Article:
The Rachel Corrie Foundation (RCF) proudly partnered with the Palestine-Israel Working Group of Nevada County, California, to help fund construction of a water purification unit, through the Middle East Children’s Alliance (MECA) Maia Water Project. In 2011 RCF partnered with MECA to build a water purification unit at a kindergarten in Rafah as part of the Maia Mural Brigade. In 2013 we partnered again with MECA to bring potable water to the Naseam Kindergarten in Nuseirat camp just outside the city of Deir al-Balah.
Read on to find out more about the Maia Water Project and the Maia Mural Brigade.
MECA’s MAIA Project was launched in September 2009 to provide Palestinian children with clean, safe drinking water. MECA’s MAIA project began when the Student Parliament at the UN Boys’ School in Bureij Refugee Camp, Gaza were given the opportunity to choose one thing they most wanted for their school: They chose to have clean drinking water. MECA’s partner in Gaza, Afaq Jadeeda Association, heard about this vote and, after meeting with representatives from the school and the Student Parliament, came to MECA to see if they could respond to the children’s request for drinking water. MECA provided the funds to build a water purification and desalination unit for the school in 2007.
The water crisis in Gaza is severe. It began in 1948 with the forceful displacement of tens of thousands of Palestinians into the Gaza Strip. Israel simultaneously cut access to all water sources around Gaza. The Gaza Aquifer, the only remaining water source, was unable to support the sudden rise in population. Due to this incredible strain, the water generated by the aquifer has been steadily deteriorating for more than sixty years. The three-year siege of Gaza combined with Israeli military attacks during Operation Cast Lead (Dec. 2008-Jan. 2009) brought the already deteriorated water and sanitation sector to the brink of collapse. As a result, the water in Gaza is polluted with untreated sewage, agricultural chemicals, and is brackish from seawater. This leads to significant health problems including parasitic infections, heart disease, and life-threatening anemia. The United Nations reports that as much as 95% of the water in Gaza is unsuitable for human consumption due to contamination by seawater, sewage, and agricultural and industrial waste.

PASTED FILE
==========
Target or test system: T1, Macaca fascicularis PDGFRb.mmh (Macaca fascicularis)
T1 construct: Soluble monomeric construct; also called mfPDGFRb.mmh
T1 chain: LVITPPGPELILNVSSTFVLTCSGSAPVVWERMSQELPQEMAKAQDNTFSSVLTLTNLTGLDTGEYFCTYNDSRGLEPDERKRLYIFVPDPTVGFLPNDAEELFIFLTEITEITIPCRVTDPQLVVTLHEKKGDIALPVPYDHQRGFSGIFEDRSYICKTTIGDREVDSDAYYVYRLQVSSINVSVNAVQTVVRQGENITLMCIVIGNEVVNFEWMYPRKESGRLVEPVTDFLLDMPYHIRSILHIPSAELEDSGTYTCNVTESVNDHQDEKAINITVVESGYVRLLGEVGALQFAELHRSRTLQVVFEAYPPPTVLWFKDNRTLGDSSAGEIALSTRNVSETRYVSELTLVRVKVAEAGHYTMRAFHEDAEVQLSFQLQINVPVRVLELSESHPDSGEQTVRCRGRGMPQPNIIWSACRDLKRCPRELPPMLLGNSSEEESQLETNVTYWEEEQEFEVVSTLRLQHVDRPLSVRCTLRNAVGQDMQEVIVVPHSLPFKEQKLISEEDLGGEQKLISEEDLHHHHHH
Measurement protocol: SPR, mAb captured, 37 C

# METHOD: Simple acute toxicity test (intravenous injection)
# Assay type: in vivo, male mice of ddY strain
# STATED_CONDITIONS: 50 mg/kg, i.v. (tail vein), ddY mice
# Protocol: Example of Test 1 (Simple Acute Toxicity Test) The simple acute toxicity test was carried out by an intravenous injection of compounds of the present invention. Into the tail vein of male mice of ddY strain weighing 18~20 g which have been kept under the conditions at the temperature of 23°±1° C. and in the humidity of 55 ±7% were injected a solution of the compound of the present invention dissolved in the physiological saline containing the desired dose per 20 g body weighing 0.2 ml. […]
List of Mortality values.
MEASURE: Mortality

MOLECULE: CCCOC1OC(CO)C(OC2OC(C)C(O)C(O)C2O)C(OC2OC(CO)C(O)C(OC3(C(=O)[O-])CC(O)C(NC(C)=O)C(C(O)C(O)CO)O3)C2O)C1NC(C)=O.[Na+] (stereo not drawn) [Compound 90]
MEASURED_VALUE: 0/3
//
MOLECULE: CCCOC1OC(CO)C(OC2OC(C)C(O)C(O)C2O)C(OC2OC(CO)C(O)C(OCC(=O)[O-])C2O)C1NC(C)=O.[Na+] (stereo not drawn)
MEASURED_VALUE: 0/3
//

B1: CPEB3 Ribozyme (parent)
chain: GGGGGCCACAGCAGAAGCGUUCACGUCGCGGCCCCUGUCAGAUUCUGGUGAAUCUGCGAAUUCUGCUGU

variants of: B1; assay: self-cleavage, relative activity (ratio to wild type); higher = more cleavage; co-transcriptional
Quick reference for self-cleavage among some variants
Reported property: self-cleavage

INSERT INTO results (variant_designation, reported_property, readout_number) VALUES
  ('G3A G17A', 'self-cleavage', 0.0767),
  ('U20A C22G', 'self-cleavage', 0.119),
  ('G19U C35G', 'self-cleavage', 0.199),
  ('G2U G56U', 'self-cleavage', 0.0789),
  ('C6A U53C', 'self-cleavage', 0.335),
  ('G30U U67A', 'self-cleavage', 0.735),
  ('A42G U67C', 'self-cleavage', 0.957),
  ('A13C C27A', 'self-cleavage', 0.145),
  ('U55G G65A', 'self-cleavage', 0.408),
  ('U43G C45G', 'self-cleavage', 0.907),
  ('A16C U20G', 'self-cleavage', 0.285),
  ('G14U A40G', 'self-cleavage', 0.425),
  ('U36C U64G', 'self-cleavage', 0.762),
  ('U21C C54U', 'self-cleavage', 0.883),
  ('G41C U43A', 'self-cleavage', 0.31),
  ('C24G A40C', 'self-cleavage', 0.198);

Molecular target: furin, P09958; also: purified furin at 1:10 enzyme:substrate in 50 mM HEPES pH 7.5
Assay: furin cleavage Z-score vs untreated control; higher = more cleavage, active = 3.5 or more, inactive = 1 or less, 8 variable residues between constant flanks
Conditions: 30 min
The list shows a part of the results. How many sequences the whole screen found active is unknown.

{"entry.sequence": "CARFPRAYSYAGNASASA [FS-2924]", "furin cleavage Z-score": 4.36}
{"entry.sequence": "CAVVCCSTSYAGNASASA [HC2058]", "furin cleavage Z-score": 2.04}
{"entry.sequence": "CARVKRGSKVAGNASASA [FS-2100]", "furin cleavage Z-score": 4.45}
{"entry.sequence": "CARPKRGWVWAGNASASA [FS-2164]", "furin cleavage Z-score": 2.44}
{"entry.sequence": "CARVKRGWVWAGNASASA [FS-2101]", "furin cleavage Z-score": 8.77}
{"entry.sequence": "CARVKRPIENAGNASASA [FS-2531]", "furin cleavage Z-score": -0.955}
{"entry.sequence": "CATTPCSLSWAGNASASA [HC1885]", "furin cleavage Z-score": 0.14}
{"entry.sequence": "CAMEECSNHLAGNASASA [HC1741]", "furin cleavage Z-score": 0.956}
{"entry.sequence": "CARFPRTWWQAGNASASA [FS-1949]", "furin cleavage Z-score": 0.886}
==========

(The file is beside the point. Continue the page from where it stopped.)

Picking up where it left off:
To provide drinking water to children, who are disproportionately affected by this crisis, MECA has built 40+ units for UN schools, refugee camps, small towns and villages, and is currently expanding its efforts to reach more schools throughout Gaza. Each school’s water purification unit will provide safe and clean drinking water to between 150 and 450 students. Through this partnership, the Rachel Corrie Foundation will continue its commitment to peace, justice, and the welfare of the people of Gaza.
Maia Mural Brigade is a multimedia public-art project with artists, activists and youth from Palestine and around the world in Gaza, occupied Palestine. By partnering with on-the-ground activist organizations in Gaza including the Middle East Children’s Alliance (MECA), MAIA Mural Brigade uses art to ignite concrete action for environmental justice. In 2011, the MAIA Mural Brigade collaborated with Estria Foundation’s #WaterWrites project and MECA. To date, 9 murals have been painted across Gaza. All but one are located at the sites of water purification and desalination systems being installed by the Middle East Children’s Alliance, providing clean water to more than 50,000 children.
The Maia Mural Brigade, organized by Break the Silence Mural and Arts Project, brought together a national team of activists, trauma therapists, muralists and filmmakers to create collaborative murals with Palestinian youth and artists at schools in the Gaza Strip where water purification systems are providing clean drinking water to 30,000 children. To learn more about the delegation to Gaza read the article in Works In Progress: Art as resistance: The story of the Maia Mural Brigade